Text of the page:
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My honest advice on TWSBI is to get something else, anything else. TWSBIs fracture, and they break, and they spontaneously come apart even if you try to baby them. Yes, TWSBI will send you free replacement parts. Yes, a TWSBI is inexpensive enough that you could afford to buy two and have a spare when one inevitably breaks. However. . . There are so many other brands where you just don't have to put up with that. There's no reason to accept it, IMHO.

 

I agree with Tony, having had a TWSBI. It cracked. Enough people on FPN have mentioned "my TWSBI cracked / shattered / broke" that it should be considered normal. These things break. When I bought mine, they were about $50. That was back when TWSBI's were first being offered in the US, but you can buy a pair of Parker 45's for that price, and the 45 was a terrific pen...good enough that Parker made them from 1960 until about 2007 or '08.

Washington Nationals 2019: the fight for .500; "stay in the fight"; WON the fight

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  • 3 weeks later...
Sailor Kenshin

 

I agree with Tony, having had a TWSBI. It cracked. Enough people on FPN have mentioned "my TWSBI cracked / shattered / broke" that it should be considered normal. These things break. When I bought mine, they were about $50. That was back when TWSBI's were first being offered in the US, but you can buy a pair of Parker 45's for that price, and the 45 was a terrific pen...good enough that Parker made them from 1960 until about 2007 or '08.

 

 

Wing Sung 3008. Piston filler. 'Bout $3 on fleabay, wait for two months, maybe never get the pen. $15 for a 4-pack of different colors on Amazon, but you get them the next day.

 

They work amazingly well.

Edited by Sailor Kenshin
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  • 2 weeks later...
arellano81366

I have a bunch of blue inks. One of my favorites are on your list and some are missing. Diamine Blue Tudor is good. There are so many! Do you prefer some very vivid or more subtle?

Javier

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lukeformosa

I have a bunch of blue inks. One of my favorites are on your list and some are missing. Diamine Blue Tudor is good. There are so many! Do you prefer some very vivid or more subtle?

 

I like them vivid. Of the samples I got so far, my least favourite was the Herbin blue (too gray and dilute), and my most favourite was the Private Reserve (DC supershow blue, and possibly American blue - can't tell the difference between them yet). I did love the Herbin Black though, it's a really nice dark smooth black.

 

I'm also confused about the Pilot Asa-Gao. It's three times the cost of any other ink, but seems quite dilute and unremarkable - am I missing something?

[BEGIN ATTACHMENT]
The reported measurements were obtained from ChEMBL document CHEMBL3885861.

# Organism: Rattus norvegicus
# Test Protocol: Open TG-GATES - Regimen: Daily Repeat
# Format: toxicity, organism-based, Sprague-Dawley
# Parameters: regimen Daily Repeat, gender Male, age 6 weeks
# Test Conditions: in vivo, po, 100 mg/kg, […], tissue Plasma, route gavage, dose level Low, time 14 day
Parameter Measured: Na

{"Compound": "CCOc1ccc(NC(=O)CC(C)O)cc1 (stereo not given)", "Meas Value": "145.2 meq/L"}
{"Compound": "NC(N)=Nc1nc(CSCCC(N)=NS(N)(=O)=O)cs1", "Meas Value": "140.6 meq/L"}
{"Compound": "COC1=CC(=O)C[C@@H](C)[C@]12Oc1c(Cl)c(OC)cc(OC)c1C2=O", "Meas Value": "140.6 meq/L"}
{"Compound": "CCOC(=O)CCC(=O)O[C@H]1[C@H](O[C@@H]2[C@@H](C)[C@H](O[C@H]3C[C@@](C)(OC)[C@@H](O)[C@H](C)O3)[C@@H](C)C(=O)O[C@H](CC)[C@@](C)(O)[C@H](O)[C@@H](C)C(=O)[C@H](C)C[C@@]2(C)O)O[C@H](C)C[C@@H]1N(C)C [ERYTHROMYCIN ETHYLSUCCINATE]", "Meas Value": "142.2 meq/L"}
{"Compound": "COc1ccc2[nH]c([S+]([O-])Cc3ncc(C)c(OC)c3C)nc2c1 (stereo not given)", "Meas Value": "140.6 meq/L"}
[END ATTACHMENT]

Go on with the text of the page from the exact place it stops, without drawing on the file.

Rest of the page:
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I'm also confused about the Pilot Asa-Gao. It's three times the cost of any other ink, but seems quite dilute and unremarkable - am I missing something?

 

It's "premium". Like Pelikan Edelstein vs Pelikan 4001, you pay the bottle, the packaging, and the fanciness. If you don't like the ink, however, you are just getting robbed of your money. I have 3 Edelsteins (topaz, tanzanite and smoky quartz), I think they're all good inks, maybe very good inks. I like the colors and their behavior, but would I buy them again? Only tanzanite. I personally love the color of asa-gao, and I also love the color of Herbin eclat de saphir, but I'm not going to get any of them because Diamine sapphire fills that nice at a fraction of the price.

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lukeformosa

 

It's "premium". Like Pelikan Edelstein vs Pelikan 4001, you pay the bottle, the packaging, and the fanciness. If you don't like the ink, however, you are just getting robbed of your money. I have 3 Edelsteins (topaz, tanzanite and smoky quartz), I think they're all good inks, maybe very good inks. I like the colors and their behavior, but would I buy them again? Only tanzanite. I personally love the color of asa-gao, and I also love the color of Herbin eclat de saphir, but I'm not going to get any of them because Diamine sapphire fills that nice at a fraction of the price.

 

Maybe that's what I'm missing, I only got samples, so I didn't have the fancy bottle, just a plastic screw-cap bottle with 2.5ml in it :lol: . I've also only tested it with dip-pens so I can't really comment on the smoothness and lubricity of it in a fountain pen.

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  • 3 weeks later...

Asa-Gao writes like a luxury ink, and I remember it as the first of that sort. It writes well in any pen. Smooth. You can feel the nib float on top of the ink. It dries quickly enough -- never builds little pools of ink that are partly liquid the next day. A blue that leans purple, although not as purplish as Parker Permanent Blue.

 

Fountain pens like it, and will think you for letting them drink it.

 

A TSWB will not, unfortunately, because a TWSB will crack quickly.

 

The Parker 45 seems to sell for 15 - 25 GBP at buy-it-now. Sale price, after bidding, can slide all around...I once accidentally bought an ordinary 45 for $4.99, a start-off bid I made and then forgot. No one else bid. A 45 Flighter should sell for more than 25 GBP, but EBay is strange.

Washington Nationals 2019: the fight for .500; "stay in the fight"; WON the fight